Movsesian Interviewed on the Karabakh Situation

I spoke again yesterday with Al Kresta of Ave Maria Radio and EWTN about Karabakh and the failure of the U.S. to live up to its rhetoric about preventing the ethnic cleansing of Armenian Christians. You can listen to the interview here:

The First Amendment and the Supreme Court

I was delighted to appear this week as a guest on Pastor Haig Kherlopian’s podcast to discuss the history of the First Amendment, recent Supreme Court decisions on church and state, and other matters. Listen in!

Podcast on Karabakh

Thanks to EWTN’s Kresta in the Afternoon for having me on again this week to discuss the situation in Karabakh, where Azerbaijan is starving 120,000 Armenian Christians in an ethnic-cleansing campaign. You can listen to the podcast here:

Legal Spirits 052: SCOTUS Decides Groff and 303 Creative

In our traditional end-of-term wrap up, Marc and Mark discuss the Supreme Court’s decisions in two cases: Groff v. DeJoy, the Title VII religious accommodations case, and 303 Creative v. Elenis, the website designer case. Were these simple cases masquerading as complicated ones? Do they suggest the Court is rethinking its views on free speech, religious freedom, and anti-discrimination law? Listen in to find out!

Legal Spirits 051: The Biden Administration’s Guidance on Prayer in Public Schools

In this episode, Marc and Mark offer some thoughts about the Biden Administration Department of Education’s guidance issued earlier this month (the first since 2020) on prayer and religious expression in public schools. The new guidance largely avoids much discussion of the newest Supreme Court decision on the matter, Kennedy v. Bremerton School District, and does not mention the Court’s new text and tradition test at all. Marc and Mark offer some explanations (and entertain a few gentlemanly disagreements!) about just why that might be. Listen in!

Legal Spirits 050: Groff v. DeJoy and Religious Accommodation in the Workplace

In this episode, Marc and Mark discuss the background and recent oral argument before the Supreme Court in Groff v. DeJoy, a case about religious accommodation in the workplace under Title VII. The case involves a postal worker who observes Sunday sabbath and who was disciplined by the United States Postal Service after a dispute between the parties arose concerning his accommodation from working on Sunday. We discuss the interpretation of the statutory language “undue hardship,” an old 1970s-era Supreme Court decision offering an unusual reading of that language, and the general and growing problem of religious accommodation in a pluralistic society that makes this case so controversial. Listen in!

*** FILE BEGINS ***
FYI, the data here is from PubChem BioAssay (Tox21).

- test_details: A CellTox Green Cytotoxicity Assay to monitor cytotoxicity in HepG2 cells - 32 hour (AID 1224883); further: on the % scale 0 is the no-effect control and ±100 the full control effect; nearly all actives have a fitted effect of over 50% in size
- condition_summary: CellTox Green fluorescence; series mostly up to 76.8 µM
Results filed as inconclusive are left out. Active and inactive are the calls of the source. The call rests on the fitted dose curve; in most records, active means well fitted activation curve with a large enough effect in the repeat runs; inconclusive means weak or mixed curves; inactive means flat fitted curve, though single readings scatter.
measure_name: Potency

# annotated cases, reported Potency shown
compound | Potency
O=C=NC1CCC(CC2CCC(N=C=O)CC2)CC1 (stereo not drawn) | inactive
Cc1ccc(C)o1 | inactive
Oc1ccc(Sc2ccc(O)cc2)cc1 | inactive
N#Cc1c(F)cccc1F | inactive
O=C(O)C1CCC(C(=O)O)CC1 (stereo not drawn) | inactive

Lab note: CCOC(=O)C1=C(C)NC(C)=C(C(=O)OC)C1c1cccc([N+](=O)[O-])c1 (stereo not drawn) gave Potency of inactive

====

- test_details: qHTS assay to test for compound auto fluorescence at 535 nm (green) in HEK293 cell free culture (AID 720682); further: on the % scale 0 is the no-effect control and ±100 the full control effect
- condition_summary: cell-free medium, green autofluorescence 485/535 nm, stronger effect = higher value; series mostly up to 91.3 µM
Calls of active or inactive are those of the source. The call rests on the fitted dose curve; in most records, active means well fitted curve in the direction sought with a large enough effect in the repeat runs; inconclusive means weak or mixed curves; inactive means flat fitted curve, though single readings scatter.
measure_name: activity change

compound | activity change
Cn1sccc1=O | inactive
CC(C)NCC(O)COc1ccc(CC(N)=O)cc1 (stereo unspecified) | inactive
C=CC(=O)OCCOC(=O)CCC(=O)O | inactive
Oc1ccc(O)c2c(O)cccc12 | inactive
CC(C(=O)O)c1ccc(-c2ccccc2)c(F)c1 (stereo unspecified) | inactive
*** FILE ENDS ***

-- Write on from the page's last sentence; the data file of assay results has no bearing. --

Legal Spirits 049: A Canticle for Leibowitz & After Virtue

In this podcast, Marc and Mark discuss some of the common themes in two books that we recently read and reflected on with our students in the Center’s Reading Society: Walter M. Miller, Jr.’s A Canticle for Leibowitz and Alasdair MacIntyre’s After Virtue: A Study in Moral Theory. The themes include the nature and value of knowledge, the fragmentary quality of moral discourse today, and the question whether (law) teachers are, or should be, (more like) monks (than anything else). Listen in!

Movsesian on Kresta on Tocqueville

I was happy to chat again last week with Al Kresta of Ave Maria Radio about the recent Wall Street Journal poll showing a decline in interest in community, country, and tolerance–and how the poll shows that Tocqueville was basically correct. A link to the interview is here.

Legal Spirits 048: The Rise of the Nones and American Law

Last month, the Center co-sponsored a panel, “The Rise of the Nones and American Law,” featuring Professors Steven Collis (University of Texas), Mark Movsesian (St. John’s) and Gregory Sisk (University of St. Thomas–Minnesota). The panel explored how the explosion in the numbers of the religiously unaffiliated in contemporary America might affect jurisprudence under the Religion Clauses. In this episode of Legal Spirits, the panelists recap their arguments and offer some new ones. What impact will the Nones have on Establishment and Free Exercise in 21st century America? Listen in!

Legal Spirits Episode 047: “Christianity and Constitutionalism”

For our first podcast of 2023, we are delighted to welcome Professor Nicholas Aroney of the University of Queensland Law School, a distinguished constitutional law scholar who has co-edited (with Professor Ian Leigh) a new book just published by Oxford University Press: Christianity and Constitutionalism. Marc and Mark interview him about the book’s themes, scope, and arguments, including questions about the overarching relationship of Christianity and law, and about growing scholarly interest in the connection between law and theology (in Australia and elsewhere!). Listen in!